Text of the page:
Observing the moon surface and subsurface materials using various radio frequencies is very important for investigating the physical properties of the moon. In particular, the frequency dependence of the dielectric constant of surface and subsurface materials provides information on the density profile. Because the dielectric constant is identified by measuring the reflectivity of the radio waves, we attempted to observe direct solar radio bursts in Iceland and reflected solar radio bursts in litate simultaneously. A new solar radio spectrograph to observe solar radio bursts has been installed at Husafell station in Iceland. The spectrograph covers two frequency bands in the ranges of 18 MHz to 38 MHz and 190 MHz to 350 MHz. Since September 2004, several successful observations have been made: 30 events of Type-I, -II, -III, and -IV bursts have been found in data obtained between September 2004 and August 2005. The flux density of the solar radio bursts detected in this study was within the range of 10 to 100s.f.u. We previously confirmed that when strong solar burst phenomena occur in the UHF range, the reflected wave signal from the moon surface can be detected using the litate Planetary Radio Telescope, installed in Japan.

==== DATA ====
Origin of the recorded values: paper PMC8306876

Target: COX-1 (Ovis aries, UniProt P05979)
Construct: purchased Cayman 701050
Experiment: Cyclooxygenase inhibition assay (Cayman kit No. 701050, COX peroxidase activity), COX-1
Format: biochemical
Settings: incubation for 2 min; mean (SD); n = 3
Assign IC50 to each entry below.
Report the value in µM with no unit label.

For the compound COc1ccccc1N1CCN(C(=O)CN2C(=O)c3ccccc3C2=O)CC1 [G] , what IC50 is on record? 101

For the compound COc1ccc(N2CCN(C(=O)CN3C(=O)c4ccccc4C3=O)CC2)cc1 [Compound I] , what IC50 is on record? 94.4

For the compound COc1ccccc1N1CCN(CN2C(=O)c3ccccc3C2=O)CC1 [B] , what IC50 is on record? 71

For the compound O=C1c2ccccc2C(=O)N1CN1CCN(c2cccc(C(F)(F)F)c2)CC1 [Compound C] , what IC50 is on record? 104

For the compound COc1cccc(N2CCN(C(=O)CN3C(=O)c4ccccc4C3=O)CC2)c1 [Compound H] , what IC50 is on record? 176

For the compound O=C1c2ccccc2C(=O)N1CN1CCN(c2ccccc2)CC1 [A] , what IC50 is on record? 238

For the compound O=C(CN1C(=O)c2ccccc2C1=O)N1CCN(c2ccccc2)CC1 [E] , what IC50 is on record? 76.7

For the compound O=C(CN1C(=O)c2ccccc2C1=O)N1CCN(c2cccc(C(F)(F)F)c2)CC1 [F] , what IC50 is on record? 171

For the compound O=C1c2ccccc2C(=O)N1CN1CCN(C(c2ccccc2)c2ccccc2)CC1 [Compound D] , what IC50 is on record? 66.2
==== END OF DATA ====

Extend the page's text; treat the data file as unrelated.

|Number of pages||10|
|Journal||Advances in Polar Upper Atmosphere Research|
|Publication status||Published - 2006 Aug 1|
- Husafell solar radio spectrograph
ASJC Scopus subject areas
- Atmospheric Science
- Earth-Surface Processes